How to Use Salt in the Kitchen
While there are many types of salt, it’s important to remember that at the end of the day, edible salt, no matter how it’s marketed, is pretty much sodium chloride. In fact, all salt originates from the oceans and seas, even if it isn’t harvested directly from the water, so what matters the most is how it’s produced and not its origin. Different production methods mean resulting salts are distinct in size and structure, which, in turn, affects their purpose and sometimes their flavor too.
5-Minute Crafts made a salt cheat sheet for you to know how to use this key ingredient that’s actually a flavor potentiator like a pro.
A. “Workhorse” salts
In this section, we’ll cover “workhorse” salts that incidentally happen to be sea salts too. Much of what’s generically labeled as “sea salt” is industrially processed from evaporated seawater. All of these are chemically the same but their geometry does change, and that ultimately affects the purpose for which they’re used. However, note that sea salt can also be used as a finishing salt (see section B).
1. For cooking: coarse kosher salt
Chefs typically use kosher salt instead of table salt because it’s much easier to pick up between your fingers. This might seem like a weak argument, but having more control over your seasoning is essential when cooking. For one, kosher salt’s coarser grains are easy to feel and sprinkle, so you won’t be dropping them that easily. Secondly, it’s easier to distribute seasoning evenly with it. Finally, kosher salt also has no additives, so it has a more pure salt taste.
2. For baking: fine salt
Also known as table salt, these small granules of fine sea salt can be distributed evenly over dry ingredients, such as flour. In general, table salt will also dissolve a little faster in liquids than kosher salt due to the smaller size of its crystals. These properties make it a good baking salt.
- Note: Some table salts have been iodized after production, which can give your baked goods a faint metallic flavor.
B. Finishing salts
Finishing salts are often specialty salts that are treated as an ingredient in their own right, like meat or expensive spices, such as saffron. They’re typically used to finish your dishes with more nuanced flavors before serving. They can be sea salt with a specific shape, or rock salt too, the latter coming mostly from ancient caves that were once part of or connected to the ocean.
1. Types of specialty salts
Depending on exactly how they’re formed and the trace minerals they contain, their shape and color can differ. And while the differences in color are mostly cosmetic, just like with workhorse salts (see section A), the shape can have an effect on their quality. Below are some of the most popular finishing salts.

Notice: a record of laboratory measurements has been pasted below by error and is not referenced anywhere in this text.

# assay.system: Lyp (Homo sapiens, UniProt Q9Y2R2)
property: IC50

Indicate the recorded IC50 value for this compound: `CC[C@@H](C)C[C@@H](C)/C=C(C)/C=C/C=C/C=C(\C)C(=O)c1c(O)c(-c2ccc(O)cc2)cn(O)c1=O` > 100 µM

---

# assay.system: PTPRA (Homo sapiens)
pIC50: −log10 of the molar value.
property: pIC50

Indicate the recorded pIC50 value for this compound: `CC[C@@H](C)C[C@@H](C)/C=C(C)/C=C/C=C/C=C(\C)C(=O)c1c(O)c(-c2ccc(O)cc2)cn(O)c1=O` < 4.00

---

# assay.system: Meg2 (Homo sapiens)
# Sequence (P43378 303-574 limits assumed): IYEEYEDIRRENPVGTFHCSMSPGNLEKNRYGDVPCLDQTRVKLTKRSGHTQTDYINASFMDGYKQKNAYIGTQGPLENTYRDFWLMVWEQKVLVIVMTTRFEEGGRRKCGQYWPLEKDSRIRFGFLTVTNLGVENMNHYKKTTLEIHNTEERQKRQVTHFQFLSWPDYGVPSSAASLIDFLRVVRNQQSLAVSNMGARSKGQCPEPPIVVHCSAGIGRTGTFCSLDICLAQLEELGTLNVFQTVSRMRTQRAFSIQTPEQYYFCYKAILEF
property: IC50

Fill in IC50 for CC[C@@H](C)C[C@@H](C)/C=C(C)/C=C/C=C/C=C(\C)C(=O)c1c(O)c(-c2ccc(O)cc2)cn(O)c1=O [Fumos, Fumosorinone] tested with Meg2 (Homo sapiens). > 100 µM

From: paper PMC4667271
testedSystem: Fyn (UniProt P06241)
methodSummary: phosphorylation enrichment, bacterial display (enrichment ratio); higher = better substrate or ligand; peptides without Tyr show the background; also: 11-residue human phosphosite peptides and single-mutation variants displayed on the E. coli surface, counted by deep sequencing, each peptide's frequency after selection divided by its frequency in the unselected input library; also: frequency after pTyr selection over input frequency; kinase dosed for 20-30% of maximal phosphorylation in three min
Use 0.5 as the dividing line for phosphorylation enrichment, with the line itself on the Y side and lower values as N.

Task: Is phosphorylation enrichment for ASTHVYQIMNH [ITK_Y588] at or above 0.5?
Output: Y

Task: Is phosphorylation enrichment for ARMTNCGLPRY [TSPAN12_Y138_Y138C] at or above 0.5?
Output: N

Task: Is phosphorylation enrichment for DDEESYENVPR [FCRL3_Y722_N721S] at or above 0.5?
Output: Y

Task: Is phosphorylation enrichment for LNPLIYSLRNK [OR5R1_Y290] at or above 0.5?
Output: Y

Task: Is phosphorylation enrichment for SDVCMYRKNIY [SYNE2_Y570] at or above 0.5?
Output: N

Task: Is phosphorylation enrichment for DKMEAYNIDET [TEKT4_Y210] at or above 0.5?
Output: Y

- Fleur de sel: French for “flower of salt,” this is made up of irregular, delicate crystals that are mineral-rich. It’s gray and moist with large crystals that give it a pronounced crunch.
- Sel gris: French for “gray salt”, it’s sometimes known as Celtic sea salt. It’s unrefined and coarser than fleur de sel, and it has a satisfying crunch. This can also be a cooking salt if you’re willing to spend more money, but it’s a great finishing salt as well. It has an almost soft consistency and it’s still moist too.
- Flake salt: Its delicate flakes or pyramidal shapes break into thin, irregular fragments. It’s a punchier finishing salt than fleur de sel since the large flakes can provide a substantial crunch and vibrant bursts of saltiness.
- Himalayan salt: This is a pink salt with a subtly sweet flavor. All Himalayan salt is excavated from a single mine in Pakistan instead of evaporated from water like other salts on this list.
- Kala namak: Also known as “Himalayan black salt,” it’s mined in India. It contains sulfurous compounds, which makes it taste a little like overcooked boiled eggs. It varies in color from copper to deep caramel to black when it’s in large chunks. When ground though, it can have a lighter purple shade or a soft red tone.
- Black lava salt: Also known as Hawaiian salt or volcanic salt, this salt, unlike French sea salts, isn’t moist but totally dried and has a smoky taste. It can also be brick-red depending on how it was produced.
2. How to use them
When viewed as an ingredient in its own right, salt can be treated like any spice. You can use it to complement other flavors, create contrasts, and also to bring about new textures in your food.
- Fine grains yield a jolt of saltiness but dissipate quickly.
- Large, dense crystals melt slower, so they prolong the salty flavor they give.
- Flaky salts are more like wild cards that can give bursts of salty flavor while they also can linger.
There are no rules for how to use salt. That being said, fancier salts are better used exclusively for finishing dishes (like for scattering on the tops of glazed loaves of bread before baking or sprinkling over sliced perfectly cooked steak just before serving). This is especially true given its cost. Typically, it isn’t meant to be used while cooking or for salting your pasta water, for instance.